Except for multifamily, construction levels are still low. Some developers are experiencing historically less exuberance from lenders for new projects. “During the first 6 months of this year, construction spending amounted to $539.8 billion, 6.2% above the $508.1 billion for the same period in 2015,” according to the U.S. Department of Commerce.
“For yet another quarter, construction volumes outside of the apartment sector remained stuck on their road to recovery,” according to the Q2 2016 REIS Construction First Glance report.
Apartment construction was “the only property sector with robust new completions during this recovery.” Q2 beat the Q1 2016 record for new completions with 49,132 units completed in the quarter. For the remainder of 2016, another 150,000 units are projected to come online, which would make for a 2016 total of approximately 240,000 units, “a level not observed since the late 1980s.”
For the office sector, Q2 construction registered at 8.6 million SF. This is keeping with the trend of a slow but steady increase in construction for the sector.
For the retail sector, 1.4 million SF were completed in Q2. Severino called grocery-anchored centers the area of strength in the retail market but noted that not only are they difficult to build, but the majority of neighborhoods already have one and don’t need a new one. He also called the South a growth area for retail and although there is more demand for this type of space in this region, that’s not going to have a perceptible impact on national data. The fact of the matter is that the retail recovery looks different than in past cycles due in part to e-commerce and new retail subtypes. The low construction volumes “look to be more of a structural and not cyclical feature of the retail market.”
Nationwide, 287,000 new jobs were added in June and 255,000 jobs were added in July and the unemployment rate remains at 4.9%, down from 10% at the height of the recession, according to the Bureau of Labor Statistics.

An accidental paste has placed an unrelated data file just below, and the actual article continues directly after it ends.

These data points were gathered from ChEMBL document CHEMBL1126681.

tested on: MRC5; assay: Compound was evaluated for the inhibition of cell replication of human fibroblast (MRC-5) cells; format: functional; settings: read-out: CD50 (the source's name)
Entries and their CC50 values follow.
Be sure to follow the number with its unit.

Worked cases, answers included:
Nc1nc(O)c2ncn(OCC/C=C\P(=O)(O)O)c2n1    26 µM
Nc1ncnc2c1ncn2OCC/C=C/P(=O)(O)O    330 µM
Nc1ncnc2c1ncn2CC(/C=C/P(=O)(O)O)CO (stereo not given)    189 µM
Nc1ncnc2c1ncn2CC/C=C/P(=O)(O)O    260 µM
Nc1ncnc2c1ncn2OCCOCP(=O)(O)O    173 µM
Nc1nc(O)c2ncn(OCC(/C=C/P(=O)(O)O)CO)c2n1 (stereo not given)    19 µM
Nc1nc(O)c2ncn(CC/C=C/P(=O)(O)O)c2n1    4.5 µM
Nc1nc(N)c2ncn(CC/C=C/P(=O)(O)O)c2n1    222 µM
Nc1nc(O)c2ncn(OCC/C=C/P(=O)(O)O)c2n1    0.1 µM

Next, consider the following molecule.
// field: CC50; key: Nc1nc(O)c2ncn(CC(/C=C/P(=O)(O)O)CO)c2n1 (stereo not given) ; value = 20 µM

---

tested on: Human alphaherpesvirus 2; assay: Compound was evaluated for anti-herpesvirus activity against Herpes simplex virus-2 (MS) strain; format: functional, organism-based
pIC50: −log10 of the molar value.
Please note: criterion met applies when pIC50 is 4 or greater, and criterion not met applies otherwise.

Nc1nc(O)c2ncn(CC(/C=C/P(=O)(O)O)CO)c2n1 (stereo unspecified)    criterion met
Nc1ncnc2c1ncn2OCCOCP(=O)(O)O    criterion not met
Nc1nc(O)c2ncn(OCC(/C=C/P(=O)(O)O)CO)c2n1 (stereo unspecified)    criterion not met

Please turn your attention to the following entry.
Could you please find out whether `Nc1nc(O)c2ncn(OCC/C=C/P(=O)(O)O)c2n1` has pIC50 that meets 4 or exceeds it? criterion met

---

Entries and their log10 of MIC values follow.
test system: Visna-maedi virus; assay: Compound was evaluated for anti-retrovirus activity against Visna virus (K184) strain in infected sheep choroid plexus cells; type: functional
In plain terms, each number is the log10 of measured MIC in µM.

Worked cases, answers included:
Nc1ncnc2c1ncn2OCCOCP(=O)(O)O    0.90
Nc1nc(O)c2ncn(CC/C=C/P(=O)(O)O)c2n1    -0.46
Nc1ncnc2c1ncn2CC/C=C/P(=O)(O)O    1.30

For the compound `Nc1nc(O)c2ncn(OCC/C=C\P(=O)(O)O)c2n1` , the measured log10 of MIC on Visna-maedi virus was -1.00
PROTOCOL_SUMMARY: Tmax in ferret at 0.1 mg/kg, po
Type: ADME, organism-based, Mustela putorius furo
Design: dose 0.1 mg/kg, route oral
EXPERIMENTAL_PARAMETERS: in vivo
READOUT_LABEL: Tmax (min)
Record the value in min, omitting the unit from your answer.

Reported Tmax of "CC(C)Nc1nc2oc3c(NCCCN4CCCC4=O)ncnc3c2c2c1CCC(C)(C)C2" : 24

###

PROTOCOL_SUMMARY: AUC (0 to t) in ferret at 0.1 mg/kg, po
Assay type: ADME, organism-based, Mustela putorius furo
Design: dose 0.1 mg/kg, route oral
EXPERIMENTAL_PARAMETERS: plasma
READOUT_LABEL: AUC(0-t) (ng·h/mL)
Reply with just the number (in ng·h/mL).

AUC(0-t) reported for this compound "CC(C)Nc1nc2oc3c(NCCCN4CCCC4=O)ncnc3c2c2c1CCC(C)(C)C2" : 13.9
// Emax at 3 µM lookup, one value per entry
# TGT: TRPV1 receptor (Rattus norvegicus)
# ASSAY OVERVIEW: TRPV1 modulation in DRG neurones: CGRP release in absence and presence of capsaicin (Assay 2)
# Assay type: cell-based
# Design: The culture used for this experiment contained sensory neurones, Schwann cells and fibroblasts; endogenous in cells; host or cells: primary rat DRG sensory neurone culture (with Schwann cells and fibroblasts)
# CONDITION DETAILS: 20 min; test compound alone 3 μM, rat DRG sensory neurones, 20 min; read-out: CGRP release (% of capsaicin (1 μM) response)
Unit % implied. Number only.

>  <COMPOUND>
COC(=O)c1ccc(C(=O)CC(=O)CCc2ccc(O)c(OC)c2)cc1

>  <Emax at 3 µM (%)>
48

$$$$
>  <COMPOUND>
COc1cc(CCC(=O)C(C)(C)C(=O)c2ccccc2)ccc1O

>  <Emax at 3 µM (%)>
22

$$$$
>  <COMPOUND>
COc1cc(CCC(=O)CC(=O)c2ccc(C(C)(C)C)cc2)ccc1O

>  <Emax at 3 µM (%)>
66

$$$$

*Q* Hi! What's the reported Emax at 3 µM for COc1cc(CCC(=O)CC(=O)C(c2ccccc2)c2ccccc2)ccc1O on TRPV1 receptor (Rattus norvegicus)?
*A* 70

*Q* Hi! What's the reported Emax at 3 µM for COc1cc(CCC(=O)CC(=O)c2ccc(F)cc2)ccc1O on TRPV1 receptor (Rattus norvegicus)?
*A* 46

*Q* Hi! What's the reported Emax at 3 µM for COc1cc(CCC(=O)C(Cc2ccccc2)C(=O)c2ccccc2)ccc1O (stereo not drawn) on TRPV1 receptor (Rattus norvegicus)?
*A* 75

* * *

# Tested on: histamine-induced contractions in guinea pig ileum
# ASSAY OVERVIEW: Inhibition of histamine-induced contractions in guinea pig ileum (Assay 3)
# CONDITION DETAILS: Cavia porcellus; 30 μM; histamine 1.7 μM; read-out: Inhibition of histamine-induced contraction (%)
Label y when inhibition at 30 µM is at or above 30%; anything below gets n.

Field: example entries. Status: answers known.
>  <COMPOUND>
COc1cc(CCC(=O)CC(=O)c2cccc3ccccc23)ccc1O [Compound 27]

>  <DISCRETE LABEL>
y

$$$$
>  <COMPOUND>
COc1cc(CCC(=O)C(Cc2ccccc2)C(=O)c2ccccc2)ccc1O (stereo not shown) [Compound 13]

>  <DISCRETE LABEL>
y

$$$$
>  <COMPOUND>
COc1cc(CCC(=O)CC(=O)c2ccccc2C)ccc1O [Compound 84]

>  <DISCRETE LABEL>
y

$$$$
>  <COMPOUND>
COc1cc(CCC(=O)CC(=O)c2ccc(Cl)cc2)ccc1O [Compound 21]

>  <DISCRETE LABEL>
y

This marks a 70 month streak of consecutive job growth, the longest on record, according to The U.S. Department of Labor blog where Secretary Tom Perez said, “American businesses have created a total of 15 million jobs since February 2010.”
There is no shortage of new development in and around Atlanta. The former Herndon Homes site comprised of 12 acres along Northside Drive is going to be redeveloped into a $150 million mixed-use project. Selig Enterprises is planning a 500-acre mixed-use project in LaGrange. Whole Town Solutions’ “Pinewood Forrest" just broke ground on 234 acres in Fayetteville. The plans include 1,200 residences, office, hotel, and retail space. A 43-year-old shopping center, Proctor Square, was just demolished in Duluth, GA to make way for a $64 million redevelopment on an 8-acre redevelopment with a 375-unit apartment complex and 11 retail and office store fronts, the Gwinnett Daily Post reported.
A new report from Irvine, California-based Ten-X, ranked Atlanta as the No. 3 top buy market for multifamily properties,” reported The Atlanta Business Chronicle.
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